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China Audit Inspection Impasse Looms Large in Big Four Lobbying

Bill Flook  Editor, Accounting and Compliance Alert

· 5 minute read

Bill Flook  Editor, Accounting and Compliance Alert

· 5 minute read

The PCAOB’s inability to inspect the audits of U.S.-listed Chinese companies loomed large in the most recent round of lobbying reports filed by Big Four audit firms. Three of the firms – Deloitte LLP, Ernst & Young LLP, and KPMG LLP – reported lobbying activity in the second quarter of 2021 on the PCAOB inspection roadblock or legislation designed to resolve it.

None of the firms, when contacted by Thomson Reuters, would elaborate on their specific lobbying goals. KPMG, in its Q2 report, reported lobbying lawmakers and the SEC on “China related legislation,” including implementation of the Holding Foreign Companies Accountable Act (HFCA), legislation signed into law late last year that threatens to delist U.S.-traded Chinese issuers after three consecutive non-inspection years.

Deloitte reported lobbying on a related bill, the Accelerating Holding Foreign Companies Accounting Act (S. 2184), a measure recently passed by the Senate to shorten the HFCA’s deadline to two years. The firm also reported lobbying on “general issues related to delisting.” (See Senate Passes Bill to Accelerate Delisting Deadline for U.S.-Listed Chinese Companies in the June 24, 2021, edition of Accounting & Compliance Alert.)

EY, in its report, listed general issues related to the Sarbanes-Oxley Act of 2002, including “PCAOB inspection inaccessibility.”

The lobbying activity underscores the delicate position the firms find themselves in as the PCAOB audit inspection impasse becomes increasingly visible amid rising U.S.-China tensions.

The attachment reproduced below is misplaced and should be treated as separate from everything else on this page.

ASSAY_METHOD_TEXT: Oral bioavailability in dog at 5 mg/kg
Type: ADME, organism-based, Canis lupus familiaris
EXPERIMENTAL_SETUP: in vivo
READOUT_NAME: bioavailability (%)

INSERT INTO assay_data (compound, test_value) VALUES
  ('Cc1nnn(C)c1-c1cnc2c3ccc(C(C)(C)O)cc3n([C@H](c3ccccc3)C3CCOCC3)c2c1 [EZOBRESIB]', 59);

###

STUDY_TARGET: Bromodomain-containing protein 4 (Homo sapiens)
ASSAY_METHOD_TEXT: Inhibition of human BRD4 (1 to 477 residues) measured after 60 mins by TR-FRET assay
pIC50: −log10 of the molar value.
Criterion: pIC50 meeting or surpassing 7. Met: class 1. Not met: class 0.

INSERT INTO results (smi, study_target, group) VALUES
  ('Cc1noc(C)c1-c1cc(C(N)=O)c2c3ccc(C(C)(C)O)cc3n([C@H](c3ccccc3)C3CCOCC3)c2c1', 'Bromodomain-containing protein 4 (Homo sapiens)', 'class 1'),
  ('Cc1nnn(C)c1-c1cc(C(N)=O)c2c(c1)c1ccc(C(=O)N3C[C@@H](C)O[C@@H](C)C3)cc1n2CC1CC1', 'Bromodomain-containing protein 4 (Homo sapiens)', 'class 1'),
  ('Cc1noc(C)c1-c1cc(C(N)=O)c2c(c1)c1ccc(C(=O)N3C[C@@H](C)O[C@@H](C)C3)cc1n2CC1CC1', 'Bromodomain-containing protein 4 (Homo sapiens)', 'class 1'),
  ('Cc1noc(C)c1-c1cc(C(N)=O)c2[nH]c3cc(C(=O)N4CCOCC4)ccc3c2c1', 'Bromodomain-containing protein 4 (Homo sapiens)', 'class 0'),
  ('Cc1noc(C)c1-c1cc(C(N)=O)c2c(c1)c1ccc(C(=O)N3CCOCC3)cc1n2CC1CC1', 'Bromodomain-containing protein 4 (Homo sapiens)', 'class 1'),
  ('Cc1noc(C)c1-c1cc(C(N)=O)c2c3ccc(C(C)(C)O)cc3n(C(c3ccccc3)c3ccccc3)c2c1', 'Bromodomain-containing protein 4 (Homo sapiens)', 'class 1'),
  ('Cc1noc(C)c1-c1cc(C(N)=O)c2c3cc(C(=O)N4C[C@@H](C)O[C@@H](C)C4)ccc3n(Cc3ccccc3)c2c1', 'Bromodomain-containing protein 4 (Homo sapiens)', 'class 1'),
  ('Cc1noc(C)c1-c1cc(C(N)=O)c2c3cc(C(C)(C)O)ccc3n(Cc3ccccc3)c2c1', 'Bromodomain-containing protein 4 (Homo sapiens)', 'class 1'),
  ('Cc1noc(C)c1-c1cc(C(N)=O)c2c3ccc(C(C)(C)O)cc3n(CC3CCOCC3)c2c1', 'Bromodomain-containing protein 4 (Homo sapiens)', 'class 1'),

The HFCA would carry out what had long been considered a “nuclear option” in addressing the Chinese government’s refusal to grant U.S. regulators access to audit work papers for companies traded on U.S. exchanges, resulting in ongoing Sarbanes-Oxley violations for those companies.

Both the SEC and PCAOB have begun implementation of the law, with the latter in May issuing a proposal in PCAOB Release No. 2021-001Proposed Rule Governing Board Determinations Under the Holding Foreign Companies Accountable Act. The board is proposing to add new Rule 6100, Board Determinations Under the Holding Foreign Companies Accountable Act, which would establish a framework for the board to determine it is unable to inspect a public accounting firm in a foreign jurisdiction due to a position taken by that country’s government. (PCAOB Seeks Comment on Proposed Framework to Determine Audit Firms it Cannot Fully Inspect or Investigate in the May 14, 2021, edition of ACA

EY was the only of the Big Four firms to file a comment letter to the PCAOB on Release No. 2021-001. In its short July 1 letter, the firm, among other suggestions, urged the board to take steps to safeguard confidential information and provide firms with non-public advance notice on the PCAOB’s preliminary determinations.

In addition to the delisting threat, the HFA Act also requires the companies to establish they are not owned or controlled by a foreign government, among other disclosure requirements. The SEC in late March issued interim final rules and request for comment in Release No. 34-91364Holding Foreign Companies Accountable Act Disclosure that address the disclosure portions of the law. (See SEC Starts to Implement Rules to Address Chinese Company Audit Inspections in the March 25, 2021, edition of ACA.)


This article originally appeared in the July 26, 2021 edition of Accounting & Compliance Alert, available on Checkpoint.

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